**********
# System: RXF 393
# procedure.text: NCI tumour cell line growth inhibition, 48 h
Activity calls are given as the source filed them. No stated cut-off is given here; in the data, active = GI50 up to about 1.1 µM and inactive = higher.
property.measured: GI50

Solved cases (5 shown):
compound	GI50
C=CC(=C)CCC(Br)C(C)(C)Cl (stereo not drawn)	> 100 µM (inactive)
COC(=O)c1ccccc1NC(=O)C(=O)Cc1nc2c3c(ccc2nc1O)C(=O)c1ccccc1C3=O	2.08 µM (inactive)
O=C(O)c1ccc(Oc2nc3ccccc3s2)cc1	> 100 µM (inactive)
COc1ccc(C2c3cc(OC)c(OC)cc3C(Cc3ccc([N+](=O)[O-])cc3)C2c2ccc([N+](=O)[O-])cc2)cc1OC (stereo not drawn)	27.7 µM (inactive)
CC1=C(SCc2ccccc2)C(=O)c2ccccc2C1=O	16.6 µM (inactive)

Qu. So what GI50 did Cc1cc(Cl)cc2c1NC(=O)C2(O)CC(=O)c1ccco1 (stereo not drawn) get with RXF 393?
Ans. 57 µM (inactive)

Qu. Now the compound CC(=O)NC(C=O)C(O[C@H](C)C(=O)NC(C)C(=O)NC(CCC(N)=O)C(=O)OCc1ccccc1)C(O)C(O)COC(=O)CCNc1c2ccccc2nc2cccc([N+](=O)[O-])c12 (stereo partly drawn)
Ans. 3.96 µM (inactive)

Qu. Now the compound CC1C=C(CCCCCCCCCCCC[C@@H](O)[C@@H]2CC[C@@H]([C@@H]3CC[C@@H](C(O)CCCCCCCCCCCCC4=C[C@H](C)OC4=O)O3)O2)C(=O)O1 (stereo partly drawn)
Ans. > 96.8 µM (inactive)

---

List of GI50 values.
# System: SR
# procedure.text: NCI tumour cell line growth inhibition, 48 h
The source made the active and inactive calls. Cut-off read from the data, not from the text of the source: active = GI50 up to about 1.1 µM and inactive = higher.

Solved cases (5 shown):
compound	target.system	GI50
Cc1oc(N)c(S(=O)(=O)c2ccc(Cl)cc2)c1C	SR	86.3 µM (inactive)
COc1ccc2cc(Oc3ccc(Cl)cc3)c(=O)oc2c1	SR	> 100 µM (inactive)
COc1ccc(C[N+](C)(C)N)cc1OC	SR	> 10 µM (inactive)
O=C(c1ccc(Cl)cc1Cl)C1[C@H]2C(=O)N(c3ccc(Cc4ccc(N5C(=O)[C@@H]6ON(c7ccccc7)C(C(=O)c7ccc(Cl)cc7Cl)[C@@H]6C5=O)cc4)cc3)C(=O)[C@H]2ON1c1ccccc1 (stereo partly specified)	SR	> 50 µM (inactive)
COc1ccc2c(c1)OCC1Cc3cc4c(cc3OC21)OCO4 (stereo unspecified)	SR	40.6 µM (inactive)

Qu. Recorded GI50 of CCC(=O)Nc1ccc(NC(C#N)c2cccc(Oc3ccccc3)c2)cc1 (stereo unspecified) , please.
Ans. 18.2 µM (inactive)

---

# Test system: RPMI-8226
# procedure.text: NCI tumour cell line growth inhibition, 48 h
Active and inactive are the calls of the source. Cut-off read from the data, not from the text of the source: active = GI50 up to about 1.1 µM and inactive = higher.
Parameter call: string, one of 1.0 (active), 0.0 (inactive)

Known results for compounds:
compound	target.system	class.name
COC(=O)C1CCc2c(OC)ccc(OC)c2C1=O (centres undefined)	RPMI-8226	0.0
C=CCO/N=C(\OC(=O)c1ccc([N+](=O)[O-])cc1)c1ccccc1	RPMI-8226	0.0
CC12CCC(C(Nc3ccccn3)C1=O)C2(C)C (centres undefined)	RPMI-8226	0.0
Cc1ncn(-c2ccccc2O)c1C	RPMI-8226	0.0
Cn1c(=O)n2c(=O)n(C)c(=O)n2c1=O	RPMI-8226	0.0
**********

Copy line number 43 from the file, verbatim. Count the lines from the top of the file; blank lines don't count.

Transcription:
Cn1c(=O)n2c(=O)n(C)c(=O)n2c1=O	RPMI-8226	0.0